How Transcribing Can Drastically Improve Your Content Strategy

How Transcribing Can Drastically Improve Your Content Strategy

Jason Chicola, Founder and CEO of Rev.com, joins the Content Experience Show to discuss how transcribing your audio can enhance your content strategy.

In This Episode:

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Full Episode Details

Don’t Sleep on Transcribing!

If you are creating content involving recorded audio, such as a podcast or any kind of video content, transcribing may seem like an afterthought. A lot of businesses bypass transcription entirely and, as a result, miss out on a huge amount of value they could be adding to their content.

The most obvious benefit to transcribing is that you open up your content to an audience that is hearing impaired and unable to engage with your content any other way. In addition to this, you drastically improve your ability to appear in search results. Your entire dialogue becomes searchable text, rather than a few keywords.

Also, as social feeds and Google results move towards pre-rolling videos on mute, you can greatly improve your chances of catching a customer’s attention by adding subtitles to your video. Through services like Rev.com, founded by Jason Chicola, it is easy and affordable to outsource your transcriptions, making it an easy and powerful way to enhance your video and audio content.

In This Episode

  • Why transcribing your audio and video content can have a major impact on your discoverability.
  • How to use transcriptions to enhance the reusability of your content.
  • Why captioning your videos can greatly expand your audience.
  • Why captioning is a critical part of the video experience on most social platforms.
  • When you should consider translating your video and audio content.
  • How recording yourself and transcribing your audio can increase your productivity over typing notes.

Quotes From This Episode

“Captions are very popular with people for whom English is a second language. When people learn a new language, they typically are better at reading it than hearing it, depending on the speaker.” — @jasonchicola

“Recording yourself speaking, you’re going to get more ideas out in 10 minutes than you would at a keyboard.” — @jasonchicola

Everything is mobile first, and if you're not thinking first about the mobile experience, your competitor is going to be doing it. Click To Tweet

Resources

Content Experience Lightning Round

Movies or TV?

TV

Reality or scripted TV shows?

Scripted

Game of Thrones or The Walking Dead?

Game of Thrones

Action movies or drama movies?

Action

Dwayne “The Rock” Johnson or Chris Pratt?

Dwayne “The Rock” Johnson

Scarlett Johansson or Jennifer Lawrence?

Scarlett Johansson

Disney, Pixar, or Dreamworks?

Pixar

YouTube or IGTV?

YouTube

Favorite TV show of all time?

The Sopranos

Favorite movie of all time?

Lord of the Rings

See you next week!

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Episode Transcript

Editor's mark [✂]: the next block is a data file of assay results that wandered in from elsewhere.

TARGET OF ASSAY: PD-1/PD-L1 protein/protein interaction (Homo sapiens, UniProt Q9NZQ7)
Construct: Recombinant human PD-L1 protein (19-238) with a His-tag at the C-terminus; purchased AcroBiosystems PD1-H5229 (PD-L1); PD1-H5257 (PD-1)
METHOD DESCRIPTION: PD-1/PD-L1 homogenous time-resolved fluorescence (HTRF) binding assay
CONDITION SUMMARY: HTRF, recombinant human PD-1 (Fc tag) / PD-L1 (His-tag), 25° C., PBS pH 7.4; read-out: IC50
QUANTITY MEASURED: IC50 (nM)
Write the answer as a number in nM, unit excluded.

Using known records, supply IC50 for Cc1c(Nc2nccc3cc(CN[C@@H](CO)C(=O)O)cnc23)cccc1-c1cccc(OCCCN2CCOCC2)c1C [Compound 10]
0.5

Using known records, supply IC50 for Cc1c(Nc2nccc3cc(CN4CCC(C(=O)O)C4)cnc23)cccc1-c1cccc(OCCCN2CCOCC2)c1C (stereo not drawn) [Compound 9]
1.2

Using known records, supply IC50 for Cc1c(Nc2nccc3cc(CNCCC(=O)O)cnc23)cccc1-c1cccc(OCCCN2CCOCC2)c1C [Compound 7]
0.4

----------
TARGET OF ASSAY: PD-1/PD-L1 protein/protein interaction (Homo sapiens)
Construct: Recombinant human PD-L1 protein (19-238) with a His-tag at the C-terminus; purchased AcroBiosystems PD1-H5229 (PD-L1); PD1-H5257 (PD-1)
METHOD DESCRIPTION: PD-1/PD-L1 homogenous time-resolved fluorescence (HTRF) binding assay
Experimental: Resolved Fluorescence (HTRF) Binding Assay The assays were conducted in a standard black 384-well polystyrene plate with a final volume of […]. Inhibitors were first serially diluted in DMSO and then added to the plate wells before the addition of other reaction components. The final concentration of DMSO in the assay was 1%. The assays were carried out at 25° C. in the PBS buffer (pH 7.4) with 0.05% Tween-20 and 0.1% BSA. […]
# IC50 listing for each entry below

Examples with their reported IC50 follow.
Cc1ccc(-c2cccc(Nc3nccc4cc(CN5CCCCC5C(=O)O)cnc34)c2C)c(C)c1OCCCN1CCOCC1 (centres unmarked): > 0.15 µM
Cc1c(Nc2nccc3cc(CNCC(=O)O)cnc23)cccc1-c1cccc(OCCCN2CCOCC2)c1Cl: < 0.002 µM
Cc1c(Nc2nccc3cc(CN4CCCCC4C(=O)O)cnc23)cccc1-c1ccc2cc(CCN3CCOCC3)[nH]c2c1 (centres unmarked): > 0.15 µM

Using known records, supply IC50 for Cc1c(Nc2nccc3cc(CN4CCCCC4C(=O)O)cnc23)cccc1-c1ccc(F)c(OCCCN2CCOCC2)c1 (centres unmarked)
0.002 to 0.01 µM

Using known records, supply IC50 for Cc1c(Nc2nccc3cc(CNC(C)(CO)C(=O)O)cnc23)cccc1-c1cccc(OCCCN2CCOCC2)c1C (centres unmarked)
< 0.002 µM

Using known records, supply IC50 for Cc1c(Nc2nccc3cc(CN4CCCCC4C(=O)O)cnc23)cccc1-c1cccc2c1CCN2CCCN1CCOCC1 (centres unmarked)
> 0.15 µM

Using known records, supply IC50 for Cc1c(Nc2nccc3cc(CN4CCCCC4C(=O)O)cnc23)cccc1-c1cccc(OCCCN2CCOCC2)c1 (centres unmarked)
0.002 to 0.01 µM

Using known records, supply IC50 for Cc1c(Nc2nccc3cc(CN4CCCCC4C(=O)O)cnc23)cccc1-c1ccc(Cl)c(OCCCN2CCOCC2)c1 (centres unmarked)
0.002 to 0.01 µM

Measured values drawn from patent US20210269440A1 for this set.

Anna Hrach: Hey everyone, welcome to the Content Experience Show podcast. I'm Anna Hrach from Convince and Convert. Those of you who tune in regularly know that ordinarily the always amazing Randy Frisch from Uberflip would be joining me on this show, but he is unfortunately out today. That means it's just you and me and our fabulous guest Jason Chicola from Rev.com. Rev.com specializes in three main services. They are audio and video transcription, English captioning, and subtitles, and foreign translation subtitles. Anna Hrach: In today's episode we're going to cover pretty much how you can use all three of them and when to use them too. Jason also brings up some really, really compelling reasons on why we need to place more emphasis on video and audio transcription and captioning services, and we dig a bit into user behavior, we talk about some trends that make these audio and video components really critical. Tune in, listen, and this one is awesome because I think we all know how, especially for usability purposes, translating and transcribing and captioning is critical, but there's even more to it with the way that social media algorithms are changing and just even how they display video. Even just how mobile is now our go to choice for viewing video, but it's on such a small screen that seeing the words along with the video, it's just absolutely critical for user experience now. Without further ado, let's go ahead and bring Jason in and hear what he had to say. Anna Hrach: Hey Jason, thank you so much for being here today. It's really great to talk to you. Jason Chicola: Thanks a lot Anna, it's a pleasure to be on the show. Anna Hrach: Yes, it's so great. I know you've sponsored this podcast so many times. I'm so excited to have you on and chat about all things video, transcription, and captioning, and translation. I'm really excited to talk translation, so don't let me forget about that topic. Before we dive in to all of this video amazing goodness, can you just give everybody a little bit about Jason? Jason Chicola: Sure, I'm the founder of Rev.com. Quick backstory, I was a co-founder of Upwork, which is now the largest marketplace for remote labor. I started REV with a similar vision to create work from home jobs but with a key difference. Rev is a highly managed marketplace where we guarantee quality, and for each service that we do we stand behind our work and we offer three main services: audio transcription, closed captioning, and foreign subtitles. Anna Hrach: I love it. First off I have to just admit I'm a huge Rev.com fan. I'm not even saying that because you're on. I just love it, I think it's great, I love what you offer, but also too I think that what you guys offer is so overlooked when it comes to video content creation. It is an afterthought in some ways, or at least it can be. Everybody's so focused on creating this amazing piece of video, and then they launch it, and then they don't do the basics and really adhere to how people watch. I don't know if that's what inspired it, but what inspired you to start Rev? Jason Chicola: My story is not maybe the typical one. The classic entrepreneur story is two guys in Paris couldn't get a taxi so they started Uber. It wasn't that I needed a transcript and started Rev. It was given my background as a co-founder of Upwork, I knew the power of remote work. I think you told me you work right now from a home office. Anna Hrach: Yes. Jason Chicola: When I look at the world I see billions of people that would rather work from home then to have to deal with the traffic and congestion. I view it as my professional life mission to help millions of people live better lives where they can be their own boss, work where and how they want. I started with this idea of remote work's a good thing because it gives people control over their lives, that's appealing. Then I did what you might call an MBA type analysis of what's an industry, what's a kind of job where I can build a good business. I looked at the kinds of work that were being done remotely and I saw a big opportunity around language services. Jason Chicola: It's overlooked from the customer side. From the vendor side it's a bunch of mom and pops. It's been, in some ways, I don't want to say easy but we compete with companies that don't use technology. We have 110 employees of which 60 are software engineers. Every single thing we do is focused on making the process of transcribing, captioning, or subtitling more efficient for the people doing the work, more efficient for the people getting the work. We brought technology to a boring sleepy industry. It's paying off in that the customers really like it. Anna Hrach: Nice, well as a remote worker I thoroughly appreciate your dedication to seeing how great it is to work from home, but also as a marketer I appreciate the fact that you offer this service. Let's talk about, first and foremost, the one that you mentioned first, which is transcribing. I think this is probably something that everybody is obviously familiar with, but I feel like I still see a ton of videos out there, a ton of podcasts that don't have transcriptions. This is something that is so critical and I don't think people really understand the benefits of transcribing, or at least they don't realize how much of an impact it has. Are you still finding that? Jason Chicola: Yes, I think awareness is mixed. I think we have a lot of work to do to get the word out. I mean there's definitely growing awareness. There's a lot of benefits for a marketer or media person to have transcripts. Let me start with discoverability. You're producing content, if a tree falls in the woods but nobody hears it how good is that? If you produce content and nobody watches it not so great. Anna Hrach: Right. Jason Chicola: If you're producing a podcast, the search function in the Apple Podcast app, which is the primary way people consume podcasts, stinks. You can't find much of anything there. Transcripts, for example, allow you to post show notes online or in a blog that will help you get discovered. Many podcasts have all kinds of rich terminology, the nature of search is very long tail, and if you have transcripts you're going to get a bigger audience and that's a good idea. That's just one piece of it though. If you want to produce really good content there's other benefits. A lot of our audience, let's say the podcasters, they want to refer back to past shows as they're planning future shows. They may be interviewing somebody for the second or third time and they want to go and scan and see what they asked the person about. Having transcripts of your past shows can be super helpful. Jason Chicola: A lot of your audience may want to read rather than listen. If you think about it from the point of view of a marketer there's a lot of channels. You might be creating content, a story, an interview and your listeners on any given day may be in the podcast app, but they could be on Twitter, on YouTube, on Instagram, you name it. So, as you think about when you're producing some piece of work, how can you repurpose that content across multiple channels? Part of that could be adding a blog where you post a link to the podcast as well as the show notes and transcripts, but you might also want to take a longer podcast, chop it into pieces, put certain key pieces on YouTube with a title that makes sense for that segment, a little piece on Instagram that's maybe a teaser or something on Twitter. To get that content across multiple channels you want to know what's in it and a transcript helps you do that. Anna Hrach: Yes, I could not agree with you more. Also as you were talking about these things, just thinking about myself and all of these different situations and check the box on each one, cannot agree with you more on iTunes and Apple's podcast search function. I've actually been searching for something on our own podcast here where I was like, "Oh I know we talked about this, but which episode was it? Where did this little amazing nugget of information come from?" Could not for the life of me find it in iTunes, but then literally went to Google and typed it in with Content Experience Show and it popped right up because we had that transcription. Anna Hrach: The other thing too is even in addition to SEO that you mentioned, is the reuse. This is my favorite part because I'm a massive fan of remixing and reusing content, but like you said, pulling quotes, finding that beautiful amazing quote to then go promote something on social makes it so easy. It is life changing how much work it cuts out having to go back through a podcast and find teasers for social, or quotes, or even like you said just trying to find a piece of information on where it is. Jason Chicola: If you think about how podcasts get out there, I'll listen occasionally to Joe Rogan. Joe Rogan, very popular, has got very long episodes, three hour episodes, he gets a lot of views, but he also gets enormous number of views on YouTube. On YouTube he's not posting the whole thing. He or other people are posting 20 minute segments about a topic, and the title of the topic attracts a lot of attention. Well, if you think how are you going to slice and dice your podcast you want to know what was said, you want to use the transcript first to find the video. One of the things that we do for our clients, we deliver a transcript in the software that we call our editor where you can see the transcript and the video or audio connected so that if you want to take a paragraph of text and know where is that in the file, it might be oh that's a 1:32 to 2:47, so being able to connect the audio or video with a text is very powerful. Any editor wants to do that and we make it easy. Anna Hrach: Nice, and I had mentioned at the beginning too that sometimes transcriptions are a little bit of an afterthought. I think it's because it does come at the tail end of things, but sometimes I feel like a lot of clients I talk to or a lot of companies I talk to don't necessarily have this even sort of built into their plan. They're still thinking about it as well when it gets posted, but you even just demonstrated thinking about it and making it part of the planning process and then thinking about how we can reuse all these different pieces is critical in just bumping this up to the front of we know we're going to produce this, we know we need to translate it, and here's what we can do with that. It's such a critical component of the entire creation process but it seems like people still think of it as the last piece. Jason Chicola: Yes, there's a couple elements here. You're right that if you think about media production across the channels then certainly a transcript is going to help you produce better content, repurposing across the channels. One other barrier that some of our clients have told us about is price. We serve thousands of podcasts, everything from This American Life to Lots of Guys are Doing it From Their Garage, and the little guy often is budget constrained. To help serve that audience we introduced a new service last year called Temi, T-E-M-I dot com where we sell an automated transcript done by software, not a person. We have AI that we believe is best in class, and the beauty of podcasting is the podcasts tend to be the best audio out there. Podcasters are obsessed with the Yeti mic, the soundproof closet, phone booth. AI is garbage in garbage out. If you take this conversation and you put it through our speech engine it won't be perfect but I bet you you get 95% accuracy. We provide a tool to clean it up. We recommend Rev $1 a minute, near perfect. If you can't afford it Temi $.10 a minute, pretty good. Anna Hrach: Not bad, not bad options. Jason, real quick I want to get into even more of this. I especially want to talk about captions and of course translation because I think translation is really that missed component and opportunity to reach new audiences. Before we do we are going to take a super, super quick break. Everybody stick with us. We have Jason from Rev.com and we are going to be right back after these messages. Jay Baer: Hi friends, this is Jay Baer from Convince and Convert reminding you that this show, the Con Ex Show podcast is brought to you by Uberflip, the number one content experience platform. Do you ever wonder how content experience effects your marketing results? Well you can find out in the first ever Content Experience report where Uberflip uncovers eight data science backed insights to boost your content engagement and your conversions. It's a killer report and you do not want to miss it. Get your free copy right now at Uberflip.com/conexshowreport. That's Uberflip.com/conexshowreport. The show is also brought to you buy our team at Convince and Convert Consulting. If you've got a terrific content marketing program but you want to take it to the very next level we can help. Convince and Convert works with the worlds most iconic brands to increase the effectiveness of their content marketing, social media marketing, digital marketing, and word of mouth marketing. Find us at ConvinceandConvert.com. Anna Hrach: Hey everybody, welcome back to the Content Experience Show podcast. We are here with Jason from Rev.com and we just got done talking about all of the amazing things we can do with transcribing, podcast, and videos other than just putting words on a page. There are so many opportunities. Jason, I also want to talk to you about captioning. I think everybody out there understands the importance of captioning from a usability perspective, so obviously there's a huge benefit for when we have audiences who are hearing impaired or even those who maybe don't even have access to headphones at that point in time. Obviously the usability perspective is huge, but there's a lot of other benefits to captioning that you and I were chatting about on the break and I'd love for you to dive into those because it is really fascinating. Jason Chicola: Sure, there's a lot of benefits to caption. Some are obvious and some aren't obvious. The obvious one is that some listeners are hearing impaired and captions are essential in making the video accessible to them. That's going to expand your audience and give you benefits on platforms like YouTube. Captions will also help you get discovered on anywhere we have those captions like YouTube. Captions will help your discoverability. Some of the things that are a little bit less obvious. Captions are very popular with people for whom English is a second language. Many of our customers produce, let's say, educational content and they have a lot of customers that are, let's say, either in China or Chinese immigrants to the US. They speak English okay. When people learn a new language they typically are better at reading it than hearing it depending on the speaker. Jason Chicola: For ESL in the second language audiences, captions are very often a default. I'm from [inaudible 00:14:39], my friends parents were immigrants and they're all watching movies and HBO shows with the captions on. That's a segment you might overlook. Another one, depending on the content and how it's produced, is parents. My wife's always saying, "Turn the volume down, baby's asleep." Turn the captions on. Those two audiences are bigger than people think. In fact, those two audiences are actually far larger than the hearing impaired audience. Captions are much more than hearing impaired although that's a really important part of it. Jason Chicola: There's been a bunch of changes to social platforms in the last two or three years that are making captions even more important. Facebook, Google, Twitter, they're fighting to your attention, they want to get you hooked, they know you're going to go to that next app. What they're doing when you're scrolling through your feeds is they're often, if you pause on it, the pre-roll of video, without you click on it, but they pre-roll that video typically with the sound off because if the sound's on you're going to get annoyed. People are literally sitting on a toilet scrolling through their feed, and so they're playing video with the sound off. Well that experience is more or less useless unless there's a caption on the video. Jason Chicola: They've done all kinds of studies that captions on the video makes those videos far more engaging. Facebook has been this for quite some time. I think I read literally last week Google is starting to do the same thing, and YouTube they're going to be pre-rolling more videos with the sound off. As screens get smaller captions become more important. As screens get smaller the audio becomes crappier relative to your theater in your home. The smaller the screen the more important the captions are, so those are other reasons why captions matter. Anna Hrach: You know what? It's so interesting I completely overlooked, I'll be honest I completely overlooked those who are viewing something in not their native language, like they speak that language but it's a different language than their native language. Didn't even think about that, especially the way that native speakers talk, it's often a lot faster, it's a little bit more slang like as well. That I definitely could see is a huge benefit. Then also, the other thing as we're talking, it makes me realize that all of this amazing portable technology that we have gave me a great visual of all of these people in the bathroom flipping through their phone. That's always a fun way to visualize our users, but it's true. I mean you can literally bring video with you everywhere now, and I can't even remember the statistic that I last saw but I think it was something ridiculous like I mean 75% of searches start on a phone. I mean it's literally any statistic you see about searches, about video, about anything it starts from our phones. It starts from these devices that we carry with us everywhere. Anna Hrach: I think in the notion that video, in the past the notion used to be that video was primarily a desktop feature but it's not. I mean it's more and more people are viewing more and more content on their phones and more and more video. It's where people start. Jason Chicola: That's right. I think intellectually people kind of know this but they haven't fully internalized it and changed the process accordingly. We spend most of our time developing technology, inspiring examples I think it was five or eight years ago Zuckerberg with Facebook told all employees, "Whenever you come and present you have to first tell me how it's going to look on the phone." Because mobile was the afterthought and so he had to literally say, "I'm not going to let you show me this stuff," even at the time it was mostly desktop but they understood where it was going. Everything is mobile, everything is mobile first, and if you're not thinking first about the mobile experience your competitor is going to be doing it. Anna Hrach: What's crazy is not to go off on a tangent, but I heard this, I don't know if it's true or not but I heard that one of the reasons why Beyonce's Single Ladies video was so crazy popular is because they actually filmed it and produced it based on the fact that they knew people were going to be viewing it on their phones. That's why it's very simple, it just follows the three of them around, and that's part of the reason why it exploded so much is because people could view it on a small screen, it was easy to watch, and it was still engaging. It's kind of crazy to think that when we think about video first, Mark Zuckerberg and we think about mobile first, just how much different that experience is. Jason Chicola: I mean look it's great, whenever there's a change in the medium, from radio to TV, TV to internet, internet to whether podcast or YouTube, skills up the change and I think the world's always catching up. Right now there's such a rapid shift with social platforms that it's a little trickier to stay on top of it, which I guess is why people need podcasts like yours to stay current. Anna Hrach: Oh thanks. Last thing, so caption's absolutely. The last thing, which I don't think people talk about enough is transcribing. We did talk about a little bit action within captions and how to transcribe it for those who are viewing a video not within their native language. Let's talk about when people should actually transcribe for different audiences because I think this is kind of a gray area. This is one of those things where we could transcribe to reach new audiences but what is sort of your recommendation on transcribing? Jason Chicola: I think you mean translating. Anna Hrach: Oh I'm sorry. Yes, sorry translating. Jason Chicola: No worries. Anna Hrach: Translating, thank you. Oh my gosh. Jason Chicola: No worries. Translating is not the first thing you do. The first thing to do is to caption in English. If you're producing content in English your audience is mostly going to be in English. The question simply is do you think your content will appeal to a global audience? It first comes down to understanding your audience and then trying to figure out what other audiences you think you would appeal to that are large. Depending on the kind of content you produce, Spanish and Mandarin tend to be high on the list of languages to translate to in the media space, whereas Romanian and Swahili not so much. What we see is we call this service foreign subtitling where you want to get the words on the bottom of the video in a foreign language, very popular for media clients in international distribution. We're also seeing it popular for people that are producing content like training videos. Jason Chicola: In the media space it really comes down to people that have larger audiences and they start to see some activity overseas. People that produce educational content, we're also seeing a lot of them taking it into foreign languages. Typically though it comes as a result of them seeing some early traction, so look at your Google Analytics, whatever tools you have to understand your audience. I think a lot of it really comes down, like I said, to knowing your audience. The more you know about your user base, the better you'll be able to plan and target them in the right places. It's well known, people much, much, much prefer to hear content in their native language. I consider myself the ugly American, the whole world should speak English as I do, right? Why doesn't everybody else speak English? The best movies are produced in Hollywood, therefore they must speak English. The reality is a lot of the developed world can watch movies in English, they still prefer to listen to things and do business in their native language, and that's the reality that I think shows no signs of changing. Jason Chicola: It comes down to know your audience, study the data if you can get it, use Google Analytics, and if you see you have a lot of audience in Latin America, subtitle in Spanish. If you see you got a lot of hits in China, Asia, try Mandarin. Anna Hrach: Nice, so transcribe always, translate when necessary or when your audiences dictate the translation is going to be right for you. Jason Chicola: Bingo. Anna Hrach: Perfect. Well Jason we've kind of covered a lot of topics here. Any sort of last gems you'd like to drop for our audience? Any sort of even how to get started with transcription or how to even start thinking this way? Any last pieces of parting advice you'd like to give? Jason Chicola: Mobile apps, so a productivity tip. If I know that I have to do a presentation or draft a memo, my favorite way to do it is to use one of our mobile apps so that I can record in the car, get all my thoughts down, get it transcribed when I'm in the office, and start editing. A lot of good things come out of that, but I'm making productive time out of the car ride, I'm getting a jumpstart on my day, I walk in and instead of looking at email I'm already in the middle of my work. We have two apps that can help with this. We have the Rev app, the Rev voice recorder. We also have an app for Temi, our automated service. We're in the process of combining them, so eventually it'll all be on Rev. Today Rev is for human transcription, Temi for machine. You can use voice memos to get a memo, but I would encourage people to use audio instead of typing. That I think is a good path to productivity. Anna Hrach: Nice I love it. That's actually a really great tip. I think having a stream of consciousness come out can sometimes be you get more out that way than having to sit down and articulate with just writing. Jason Chicola: Yes, the other side of that, as a marketer, writers block. When people sit in front of an empty Google Doc or word processor there's this ... What was the movie Throw Momma From the Train? You could spend- Anna Hrach: Oh my God yes. Jason Chicola: You could spend days working on that first sentence, but talking is different. You just go. You get the ideas out there and actually turns out. One of our colleagues is going through a book writing clinic right now and the advice is just go, type a lot, don't look back, don't edit, get it out there, and then go back and look. I think that just the spoken form that is recording yourself speaking, you're going to get more ideas out in 10 minutes than you would at a keyboard. Anna Hrach: Nice, love it, awesome. All right Jason, so where can everybody go if they need transcription, captioning, and translation services? Jason Chicola: Go to Rev.com, R-E-V dot com. If you want to get ahold of me, I'm happy to hear from any of your listeners. Jason@Rev.com is my email, or Twitter @JasonChicola. Anna Hrach: Nice. All right Jason thank you so much again for being with us. Now that we've gotten to know the professional side of you and we've talked a lot about some of the professional side, we're going to take a few minutes to do the personal side. We have some lightning round questions coming right up after this quick break. Anna Hrach: All right Jason, so let's get into a little bit of lightning round. We've talked a lot about video during this session, a lot about video, a lot about some of ... You touched on some movies. You had Throw Momma From the Train, that's a gold gem that nobody talks about anymore. What was that Danny DeVito and Billy Crystal, right? Jason Chicola: I think so yes. Anna Hrach: Yes, all right, so I have some lightning round questions based on movies and TV. Are you ready for these? It's going to be like this or that and you just don't even think about it, just respond. Jason Chicola: Ready to go. Anna Hrach: Okay, so which do you prefer movies or TV? Jason Chicola: TV. Anna Hrach: Oh, okay. Favorite TV show type reality or scripted? Jason Chicola: Scripted. Anna Hrach: Oh, Game of Thrones or Walking Dead? Jason Chicola: Games of Thrones. Anna Hrach: Oh, good choice I like that one too. Okay, let's switch to movies, so genre action or drama? Jason Chicola: Action. Anna Hrach: Okay, horror movies or comedy? Jason Chicola: Comedy. Anna Hrach: All right, actor. Would you prefer Dwayne the Rock Johnson or Chris Pratt? Jason Chicola: I'll go with Dwayne the Rock Johnson, especially because I'm hearing a lot of rumors that he's going to be our next president. Anna Hrach: We'll see about that. All right, actress. Scarlett Johansson or Jennifer Lawrence? Jason Chicola: I'll go with Scarlett. Anna Hrach: Okay, how about movie studio? Disney Pixar or Dreamworks? Jason Chicola: Big fan of Pixar. The kid can't stop watching the movies. Anna Hrach: It's so good, it's so good. Preferred publishing platforms for video, YouTube or IGTV? Jason Chicola: YouTube by far. Especially YouTube my number one tip, YouTube Premium, whatever you call the red, the one where you pay a little money [crosstalk 00:26:12]. Anna Hrach: Yes. Jason Chicola: It's a must, you got to do it. Anna Hrach: It is pretty awesome. Favorite TV show of all time? Jason Chicola: Sopranos. Anna Hrach: Oh nice. Favorite movie of all time? Jason Chicola: Lord of the Rings. Anna Hrach: Nice. Jason Chicola: [inaudible 00:26:24]. Anna Hrach: Well wait a minute, there's like six. Jason Chicola: Yes but The Hobbit doesn't count, so it's either Lord of the Rings or Godfather I and II. Anna Hrach: Okay. Jason Chicola: Those are close. Anna Hrach: All right, I'll allow two of them to be combined because I know obviously you can't really separate those two out. Fantastic, well Jason thank you so much. That was it for the lightning round. Thank you so much again for joining us. Everybody out there thank you for joining us as well. This has been another episode of the Content Experience Show podcast. You can find us wherever you listen to podcasts. Please do us a favor, when you find us please leave us a comment. We love to hear your feedback. Until next time, this is Anna Hrach from Convince and Convert, and next time Randy Frisch from Uberflip will be joining us as well. Thanks so much everybody.